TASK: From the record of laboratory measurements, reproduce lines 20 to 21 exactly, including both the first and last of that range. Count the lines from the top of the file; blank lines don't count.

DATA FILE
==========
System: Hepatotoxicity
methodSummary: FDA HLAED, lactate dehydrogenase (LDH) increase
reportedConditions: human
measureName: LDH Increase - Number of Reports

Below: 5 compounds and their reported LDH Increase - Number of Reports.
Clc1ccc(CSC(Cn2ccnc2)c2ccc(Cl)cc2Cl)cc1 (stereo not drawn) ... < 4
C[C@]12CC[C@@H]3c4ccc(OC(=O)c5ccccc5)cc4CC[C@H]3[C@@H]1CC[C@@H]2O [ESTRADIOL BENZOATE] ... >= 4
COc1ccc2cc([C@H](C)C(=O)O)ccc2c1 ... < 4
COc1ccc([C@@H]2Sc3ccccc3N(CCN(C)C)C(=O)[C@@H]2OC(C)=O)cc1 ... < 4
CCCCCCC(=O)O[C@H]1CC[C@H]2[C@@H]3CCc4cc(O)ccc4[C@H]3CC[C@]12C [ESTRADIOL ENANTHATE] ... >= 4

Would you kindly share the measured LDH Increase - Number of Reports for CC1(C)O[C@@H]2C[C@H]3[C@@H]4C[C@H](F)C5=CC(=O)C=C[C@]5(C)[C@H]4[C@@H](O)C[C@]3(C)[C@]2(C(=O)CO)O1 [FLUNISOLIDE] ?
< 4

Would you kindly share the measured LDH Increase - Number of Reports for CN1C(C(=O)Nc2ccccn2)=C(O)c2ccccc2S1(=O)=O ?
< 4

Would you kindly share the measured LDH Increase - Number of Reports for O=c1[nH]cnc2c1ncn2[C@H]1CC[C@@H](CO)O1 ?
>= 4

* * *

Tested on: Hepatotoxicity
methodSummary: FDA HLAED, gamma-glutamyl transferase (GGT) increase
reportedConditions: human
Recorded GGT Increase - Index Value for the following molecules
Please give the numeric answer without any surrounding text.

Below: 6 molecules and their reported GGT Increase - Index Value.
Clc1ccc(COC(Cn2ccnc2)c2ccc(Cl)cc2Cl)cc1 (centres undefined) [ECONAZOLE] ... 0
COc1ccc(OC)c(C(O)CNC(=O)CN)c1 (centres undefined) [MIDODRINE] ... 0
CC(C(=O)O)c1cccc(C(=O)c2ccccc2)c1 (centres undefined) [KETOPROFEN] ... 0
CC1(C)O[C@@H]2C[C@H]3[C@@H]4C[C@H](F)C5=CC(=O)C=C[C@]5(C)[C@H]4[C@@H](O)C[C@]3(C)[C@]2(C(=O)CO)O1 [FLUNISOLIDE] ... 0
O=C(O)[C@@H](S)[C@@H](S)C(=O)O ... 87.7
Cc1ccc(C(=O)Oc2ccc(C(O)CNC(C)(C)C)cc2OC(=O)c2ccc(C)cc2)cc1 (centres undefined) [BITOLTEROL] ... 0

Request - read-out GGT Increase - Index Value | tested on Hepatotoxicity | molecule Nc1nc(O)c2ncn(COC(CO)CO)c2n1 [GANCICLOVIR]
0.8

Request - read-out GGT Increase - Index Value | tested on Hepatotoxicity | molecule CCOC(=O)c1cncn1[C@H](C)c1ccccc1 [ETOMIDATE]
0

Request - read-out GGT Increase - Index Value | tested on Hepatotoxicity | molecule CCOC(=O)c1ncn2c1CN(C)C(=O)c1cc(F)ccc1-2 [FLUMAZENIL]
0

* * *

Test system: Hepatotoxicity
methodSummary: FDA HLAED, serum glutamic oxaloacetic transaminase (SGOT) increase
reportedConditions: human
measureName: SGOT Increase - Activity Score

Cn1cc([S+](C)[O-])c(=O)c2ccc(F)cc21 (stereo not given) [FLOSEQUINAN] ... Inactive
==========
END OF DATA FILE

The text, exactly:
reportedConditions: human
Recorded GGT Increase - Index Value for the following molecules